“I didn’t love dentistry at first,” Brucia reveals, “but the more I practiced, the more positive I became and then I saw it as a beautiful profession.” With World War II in progress, upon graduation in 1944, he and his classmates were inducted into the U.S. Army Air Corps as first lieutenants—the war effort needed dentists. Brucia was eventually sent to Florida, where he met his future wife, Helen Marie, a dental assistant from North Carolina. When his war adventures took him overseas, he was doing prosthodontics for the U.S. military in Japan, an assignment he was told “did not exist on paper” (translation: no funding) in a tiny, ill-equipped lab and a jeep that also “did not exist on paper.” The war ended; Brucia was discharged and married his sweetheart Helen at the Presidio in San Francisco. Three children, Kristina (Davis), Ric Brucia and Dr. Jeff Brucia ’88, followed.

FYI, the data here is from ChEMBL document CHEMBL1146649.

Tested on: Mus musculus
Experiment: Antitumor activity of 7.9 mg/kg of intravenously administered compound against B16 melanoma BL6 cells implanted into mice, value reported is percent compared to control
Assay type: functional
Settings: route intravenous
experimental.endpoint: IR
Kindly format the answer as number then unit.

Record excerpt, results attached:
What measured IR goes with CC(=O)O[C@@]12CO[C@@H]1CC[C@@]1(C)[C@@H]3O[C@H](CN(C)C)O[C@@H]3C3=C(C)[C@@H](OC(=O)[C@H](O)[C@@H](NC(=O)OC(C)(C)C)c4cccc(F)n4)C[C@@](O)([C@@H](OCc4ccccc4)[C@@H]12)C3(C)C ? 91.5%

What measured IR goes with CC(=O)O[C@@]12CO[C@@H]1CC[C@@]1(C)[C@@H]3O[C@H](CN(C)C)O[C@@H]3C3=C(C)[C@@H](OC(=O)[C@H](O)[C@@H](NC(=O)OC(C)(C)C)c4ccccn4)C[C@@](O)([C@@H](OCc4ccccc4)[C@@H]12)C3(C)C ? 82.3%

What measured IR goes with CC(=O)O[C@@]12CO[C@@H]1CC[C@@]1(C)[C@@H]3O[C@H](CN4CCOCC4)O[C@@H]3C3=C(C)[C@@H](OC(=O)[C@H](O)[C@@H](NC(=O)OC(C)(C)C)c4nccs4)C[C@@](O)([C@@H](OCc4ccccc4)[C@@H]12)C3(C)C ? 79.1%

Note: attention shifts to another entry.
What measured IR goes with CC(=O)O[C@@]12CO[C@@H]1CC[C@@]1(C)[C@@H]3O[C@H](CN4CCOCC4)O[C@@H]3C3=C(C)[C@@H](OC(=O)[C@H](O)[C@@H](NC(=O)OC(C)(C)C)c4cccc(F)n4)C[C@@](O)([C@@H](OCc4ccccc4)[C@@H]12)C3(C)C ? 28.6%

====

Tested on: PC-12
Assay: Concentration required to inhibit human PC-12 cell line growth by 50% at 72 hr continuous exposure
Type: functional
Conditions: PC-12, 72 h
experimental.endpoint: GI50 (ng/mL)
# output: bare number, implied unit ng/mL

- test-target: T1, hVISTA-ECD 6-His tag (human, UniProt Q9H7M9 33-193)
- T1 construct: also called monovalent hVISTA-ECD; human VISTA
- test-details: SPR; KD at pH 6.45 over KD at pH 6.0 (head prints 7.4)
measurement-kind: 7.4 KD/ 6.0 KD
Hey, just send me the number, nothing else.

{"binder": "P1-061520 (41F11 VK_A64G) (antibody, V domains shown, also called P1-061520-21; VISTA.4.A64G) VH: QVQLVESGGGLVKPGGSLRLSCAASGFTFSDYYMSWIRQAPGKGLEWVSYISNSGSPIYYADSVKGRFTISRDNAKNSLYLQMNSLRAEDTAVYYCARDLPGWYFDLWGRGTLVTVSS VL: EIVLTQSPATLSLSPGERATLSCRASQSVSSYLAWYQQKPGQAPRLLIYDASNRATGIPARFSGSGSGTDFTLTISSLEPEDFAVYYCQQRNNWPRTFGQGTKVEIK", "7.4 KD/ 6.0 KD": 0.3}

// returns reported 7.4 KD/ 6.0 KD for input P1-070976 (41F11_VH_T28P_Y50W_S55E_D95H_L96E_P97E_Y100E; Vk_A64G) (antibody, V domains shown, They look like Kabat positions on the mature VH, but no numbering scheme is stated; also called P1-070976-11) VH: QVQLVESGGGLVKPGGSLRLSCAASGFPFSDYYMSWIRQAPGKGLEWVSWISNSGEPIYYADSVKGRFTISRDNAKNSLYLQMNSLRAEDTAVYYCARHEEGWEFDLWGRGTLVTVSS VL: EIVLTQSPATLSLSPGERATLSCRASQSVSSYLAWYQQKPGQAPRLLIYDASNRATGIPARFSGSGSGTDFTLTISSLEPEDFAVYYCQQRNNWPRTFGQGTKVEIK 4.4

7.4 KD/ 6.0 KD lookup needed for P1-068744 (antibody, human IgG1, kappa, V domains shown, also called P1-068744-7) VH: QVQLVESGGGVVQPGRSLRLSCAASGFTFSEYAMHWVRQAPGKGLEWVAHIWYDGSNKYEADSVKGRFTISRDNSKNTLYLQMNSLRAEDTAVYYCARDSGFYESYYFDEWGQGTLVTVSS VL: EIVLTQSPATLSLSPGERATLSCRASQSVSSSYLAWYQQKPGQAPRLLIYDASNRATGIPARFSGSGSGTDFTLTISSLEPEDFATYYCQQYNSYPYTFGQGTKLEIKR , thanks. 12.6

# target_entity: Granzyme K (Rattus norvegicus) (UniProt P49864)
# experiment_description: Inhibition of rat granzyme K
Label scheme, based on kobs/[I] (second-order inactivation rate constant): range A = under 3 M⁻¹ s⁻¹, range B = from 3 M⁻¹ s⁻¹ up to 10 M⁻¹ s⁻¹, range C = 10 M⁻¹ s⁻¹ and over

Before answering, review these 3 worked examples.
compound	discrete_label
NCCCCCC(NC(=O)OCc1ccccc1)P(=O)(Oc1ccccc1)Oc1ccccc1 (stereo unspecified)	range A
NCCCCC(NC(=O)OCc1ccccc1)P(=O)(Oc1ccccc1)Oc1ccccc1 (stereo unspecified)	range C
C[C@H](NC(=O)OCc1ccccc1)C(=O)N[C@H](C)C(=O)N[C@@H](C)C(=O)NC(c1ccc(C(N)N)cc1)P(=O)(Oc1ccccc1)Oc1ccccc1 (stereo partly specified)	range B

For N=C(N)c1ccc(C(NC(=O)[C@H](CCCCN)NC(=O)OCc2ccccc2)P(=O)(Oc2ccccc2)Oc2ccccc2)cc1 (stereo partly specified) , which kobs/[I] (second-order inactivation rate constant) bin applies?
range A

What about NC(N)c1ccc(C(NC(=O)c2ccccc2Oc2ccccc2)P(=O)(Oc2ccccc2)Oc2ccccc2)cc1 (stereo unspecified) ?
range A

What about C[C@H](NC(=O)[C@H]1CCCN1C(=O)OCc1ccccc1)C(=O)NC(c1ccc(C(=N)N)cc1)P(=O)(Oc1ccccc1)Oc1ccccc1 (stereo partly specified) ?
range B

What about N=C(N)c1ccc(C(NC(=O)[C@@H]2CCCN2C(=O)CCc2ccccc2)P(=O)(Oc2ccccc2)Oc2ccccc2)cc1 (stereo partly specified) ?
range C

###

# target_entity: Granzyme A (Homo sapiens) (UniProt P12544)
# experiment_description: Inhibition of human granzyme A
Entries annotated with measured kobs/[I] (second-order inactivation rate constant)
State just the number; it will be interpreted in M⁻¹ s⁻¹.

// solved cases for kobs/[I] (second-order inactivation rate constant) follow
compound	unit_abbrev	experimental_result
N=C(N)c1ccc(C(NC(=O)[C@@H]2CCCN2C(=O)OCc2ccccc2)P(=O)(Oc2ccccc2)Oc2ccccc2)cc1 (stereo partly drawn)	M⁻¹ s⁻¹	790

The early days, however, were not easy, as Brucia delights in recounting. When he and Helen began planning and setting up his private practice in the Dante Building at 1606 Stockton Street in North Beach, it was difficult to make ends meet. In fact, he reports that for the month of November 1946, his practice earned a mere $6.50. He couldn’t make the rent. He went on the road with a mobile dental unit, treating the children who lived in migrant worker camps in the Sacramento Valley. He enjoyed the work and paid the bills, while Helen was setting up appointments and expanding the practice back at the office.